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By John Hill February 14, 2014

Of minimum wage workers in Rhode Island “only 14 percent serve as sole income earner for their family”

Michael Stenhouse, chief executive officer of the Rhode Island Center for Freedom and Prosperity, frequently appears on radio and in public forums to argue for lower taxes and, lately, to oppose efforts to increase Rhode Island’s minimum wage.

Since July of 2009 the federal minimum wage has been $7.25 an hour. States are free to set their own minimum wage rates, as long as they don’t go  below the federal level. Last year, the General Assembly increased Rhode Island’s minimum wage to $8 an hour, effective Jan. 1, 2014, and there are proposals to increase it further.

Stenhouse argues that the economic effects of raising the minimum wage are exaggerated by those who want to increase it. Most workers who support a family are already getting more than the minimum wage, he says, while those earning the minimum wage are usually young people supplementing an already above-the-minimum combined family income.

On Jan. 27, in a news release, Stenhouse quantified that claim. Of Rhode Islanders who are earning minimum wage, he said, "only 14 percent serve as sole income earner for their family."

When we asked Stenhouse about his statement, he said the source of the data was the Employment Policies Institute, a  business-backed, Washington, D.C.-based organization that produces research critical of state and federal minimum wages.

The employment institute prepared the research for the Rhode Center for Freedom and Prosperity last spring, when the General Assembly was considering raising the minimum wage to $8.25, so that was the figure used in the study.  The legislature wound up approving an $8-an-hour minimum wage.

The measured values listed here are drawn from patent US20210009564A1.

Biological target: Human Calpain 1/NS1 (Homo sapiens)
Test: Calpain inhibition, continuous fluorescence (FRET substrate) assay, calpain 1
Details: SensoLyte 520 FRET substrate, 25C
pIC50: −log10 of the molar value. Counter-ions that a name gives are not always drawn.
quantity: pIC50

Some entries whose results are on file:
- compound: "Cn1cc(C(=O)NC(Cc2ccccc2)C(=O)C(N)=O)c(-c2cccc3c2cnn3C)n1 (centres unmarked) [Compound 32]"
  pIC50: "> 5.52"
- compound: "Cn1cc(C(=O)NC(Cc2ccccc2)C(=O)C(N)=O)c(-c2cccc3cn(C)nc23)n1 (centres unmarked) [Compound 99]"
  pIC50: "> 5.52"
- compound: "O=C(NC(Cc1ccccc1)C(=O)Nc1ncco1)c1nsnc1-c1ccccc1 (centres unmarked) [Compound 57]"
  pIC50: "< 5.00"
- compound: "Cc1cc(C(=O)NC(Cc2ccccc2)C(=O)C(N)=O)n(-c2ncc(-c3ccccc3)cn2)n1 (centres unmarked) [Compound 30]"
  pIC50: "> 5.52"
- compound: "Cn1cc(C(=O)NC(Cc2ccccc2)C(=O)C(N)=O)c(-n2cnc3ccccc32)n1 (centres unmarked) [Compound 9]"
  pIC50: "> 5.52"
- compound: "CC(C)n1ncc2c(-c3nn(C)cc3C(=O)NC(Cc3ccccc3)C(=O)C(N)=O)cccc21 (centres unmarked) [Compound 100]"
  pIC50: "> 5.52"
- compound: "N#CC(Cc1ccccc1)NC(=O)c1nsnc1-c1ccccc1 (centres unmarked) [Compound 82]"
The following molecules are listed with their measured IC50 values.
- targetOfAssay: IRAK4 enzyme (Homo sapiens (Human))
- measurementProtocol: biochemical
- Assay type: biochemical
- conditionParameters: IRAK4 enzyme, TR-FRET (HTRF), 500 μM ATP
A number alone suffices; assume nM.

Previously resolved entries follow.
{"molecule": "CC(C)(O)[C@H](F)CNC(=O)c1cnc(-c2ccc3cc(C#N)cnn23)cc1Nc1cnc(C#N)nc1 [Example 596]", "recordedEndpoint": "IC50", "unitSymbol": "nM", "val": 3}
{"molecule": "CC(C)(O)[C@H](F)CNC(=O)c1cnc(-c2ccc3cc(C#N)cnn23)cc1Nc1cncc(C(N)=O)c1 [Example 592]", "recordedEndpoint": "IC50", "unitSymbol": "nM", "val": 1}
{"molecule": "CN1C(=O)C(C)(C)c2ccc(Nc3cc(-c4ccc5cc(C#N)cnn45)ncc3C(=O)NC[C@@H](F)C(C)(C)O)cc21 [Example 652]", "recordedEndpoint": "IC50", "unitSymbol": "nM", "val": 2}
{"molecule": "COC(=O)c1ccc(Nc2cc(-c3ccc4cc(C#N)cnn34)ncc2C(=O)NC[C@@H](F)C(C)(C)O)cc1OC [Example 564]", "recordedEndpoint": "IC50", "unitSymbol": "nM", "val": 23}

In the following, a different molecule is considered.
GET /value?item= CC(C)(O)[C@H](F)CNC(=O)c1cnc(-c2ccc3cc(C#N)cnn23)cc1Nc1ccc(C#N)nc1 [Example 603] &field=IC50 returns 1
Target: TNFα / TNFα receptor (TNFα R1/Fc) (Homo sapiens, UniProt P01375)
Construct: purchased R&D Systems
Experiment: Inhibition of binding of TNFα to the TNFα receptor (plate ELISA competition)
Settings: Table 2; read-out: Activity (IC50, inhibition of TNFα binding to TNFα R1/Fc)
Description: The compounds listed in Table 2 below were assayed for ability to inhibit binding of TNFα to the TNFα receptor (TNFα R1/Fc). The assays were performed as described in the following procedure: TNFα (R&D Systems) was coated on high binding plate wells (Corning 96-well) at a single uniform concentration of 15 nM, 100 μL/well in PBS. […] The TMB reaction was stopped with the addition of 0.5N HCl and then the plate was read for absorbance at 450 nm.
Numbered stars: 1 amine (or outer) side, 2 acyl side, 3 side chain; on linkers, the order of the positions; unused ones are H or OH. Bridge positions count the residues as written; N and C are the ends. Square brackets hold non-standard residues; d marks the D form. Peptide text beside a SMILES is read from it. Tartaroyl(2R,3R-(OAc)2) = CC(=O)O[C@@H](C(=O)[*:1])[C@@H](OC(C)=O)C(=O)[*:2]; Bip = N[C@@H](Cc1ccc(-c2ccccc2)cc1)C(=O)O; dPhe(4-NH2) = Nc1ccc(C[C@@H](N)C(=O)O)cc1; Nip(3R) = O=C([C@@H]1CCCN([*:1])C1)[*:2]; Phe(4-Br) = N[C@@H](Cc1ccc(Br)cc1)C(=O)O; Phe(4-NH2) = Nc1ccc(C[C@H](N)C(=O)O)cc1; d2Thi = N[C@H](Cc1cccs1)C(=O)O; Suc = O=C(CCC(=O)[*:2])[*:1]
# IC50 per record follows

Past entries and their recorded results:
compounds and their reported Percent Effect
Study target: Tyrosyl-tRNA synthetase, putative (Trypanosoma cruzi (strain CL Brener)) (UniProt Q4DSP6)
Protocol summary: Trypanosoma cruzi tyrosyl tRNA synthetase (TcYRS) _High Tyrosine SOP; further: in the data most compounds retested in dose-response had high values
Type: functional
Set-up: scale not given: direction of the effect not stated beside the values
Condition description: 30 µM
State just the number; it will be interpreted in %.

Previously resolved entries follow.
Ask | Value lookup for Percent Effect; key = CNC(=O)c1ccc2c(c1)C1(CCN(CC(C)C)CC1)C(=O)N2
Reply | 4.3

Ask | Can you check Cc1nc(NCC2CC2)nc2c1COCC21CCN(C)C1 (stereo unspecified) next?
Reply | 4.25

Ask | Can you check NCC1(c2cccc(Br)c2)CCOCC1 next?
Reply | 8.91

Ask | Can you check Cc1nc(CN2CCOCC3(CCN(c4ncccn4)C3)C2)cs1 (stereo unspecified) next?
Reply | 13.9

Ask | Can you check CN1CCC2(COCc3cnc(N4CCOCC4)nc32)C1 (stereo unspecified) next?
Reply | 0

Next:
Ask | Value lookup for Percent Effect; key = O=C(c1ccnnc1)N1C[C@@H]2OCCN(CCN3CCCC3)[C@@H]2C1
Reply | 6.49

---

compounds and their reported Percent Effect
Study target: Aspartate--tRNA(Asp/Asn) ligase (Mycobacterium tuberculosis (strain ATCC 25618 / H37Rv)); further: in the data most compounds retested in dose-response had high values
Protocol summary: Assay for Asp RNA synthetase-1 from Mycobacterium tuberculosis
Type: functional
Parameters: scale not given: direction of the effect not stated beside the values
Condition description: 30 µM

The report is posted on the Center for Freedom and Prosperity’s website,, with a pie chart that illustrates its findings.

Michael Saltsman, research director of the Employment Policies Institute, told us that its analysis was derived from a regular monthly survey conducted by the Census Bureau for the Bureau of Labor Statistics in which people are asked about their incomes and family status, among other things.

The institute found that, of Rhode Islanders earning less than $8.25-an-hour, 8 percent were single parents and 6 percent were married and the sole family earner.

Stenhouse said he added those together to get his 14 percent. He said he picked those two categories specifically, because he was focusing on families getting by on minimum wage.

We weren’t able to recreate Saltsman’s results, but other groups that have used the same data have ended up with similar findings.

Heidi Shierholz is an economist with the Economic Policy Institute, a liberal research group, based in Washington, D.C., that advocates increasing the minimum wage. She said the numbers Stenhouse used didn’t seem out of line, but she added he was carving a narrow demographic slice from the total population affected by minimum wage increases.

But, as Stenhouse points out, he specifically limited his statement to families, not the broader category of households.    

Our ruling

Michael Stenhouse says only 14 percent of Rhode Islanders earning minimum wage or less are the sole earners for their families.

Stenhouse was citing figures from an established research group that another research group, with an opposite political philosophy, found to be credible.

The study he cited was based on an $8.25 wage, rather than Rhode Island’s $8 rate. But that’s not enough to make a big difference. We rule his claim True.

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Of minimum wage workers in Rhode Island “only 14 percent serve as sole income earner for their family”

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